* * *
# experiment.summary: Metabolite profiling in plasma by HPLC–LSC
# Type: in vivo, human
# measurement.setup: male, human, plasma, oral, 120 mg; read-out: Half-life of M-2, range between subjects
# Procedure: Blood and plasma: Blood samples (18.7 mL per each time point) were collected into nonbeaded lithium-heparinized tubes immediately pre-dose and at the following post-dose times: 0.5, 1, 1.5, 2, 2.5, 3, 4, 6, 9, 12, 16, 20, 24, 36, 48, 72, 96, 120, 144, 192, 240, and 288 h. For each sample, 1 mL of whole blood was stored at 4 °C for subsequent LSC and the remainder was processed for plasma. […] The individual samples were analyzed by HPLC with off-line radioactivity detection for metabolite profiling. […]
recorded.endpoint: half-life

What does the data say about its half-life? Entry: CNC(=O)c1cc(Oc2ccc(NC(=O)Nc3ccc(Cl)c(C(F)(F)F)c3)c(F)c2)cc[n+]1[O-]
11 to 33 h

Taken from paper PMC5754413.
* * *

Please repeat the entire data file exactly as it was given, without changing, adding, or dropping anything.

# experiment.summary: Metabolite profiling in plasma by HPLC–LSC
# Type: in vivo, human
# measurement.setup: male, human, plasma, oral, 120 mg; read-out: Half-life of M-2, range between subjects
# Procedure: Blood and plasma: Blood samples (18.7 mL per each time point) were collected into nonbeaded lithium-heparinized tubes immediately pre-dose and at the following post-dose times: 0.5, 1, 1.5, 2, 2.5, 3, 4, 6, 9, 12, 16, 20, 24, 36, 48, 72, 96, 120, 144, 192, 240, and 288 h. For each sample, 1 mL of whole blood was stored at 4 °C for subsequent LSC and the remainder was processed for plasma. […] The individual samples were analyzed by HPLC with off-line radioactivity detection for metabolite profiling. […]
recorded.endpoint: half-life

What does the data say about its half-life? Entry: CNC(=O)c1cc(Oc2ccc(NC(=O)Nc3ccc(Cl)c(C(F)(F)F)c3)c(F)c2)cc[n+]1[O-]
11 to 33 h

Taken from paper PMC5754413.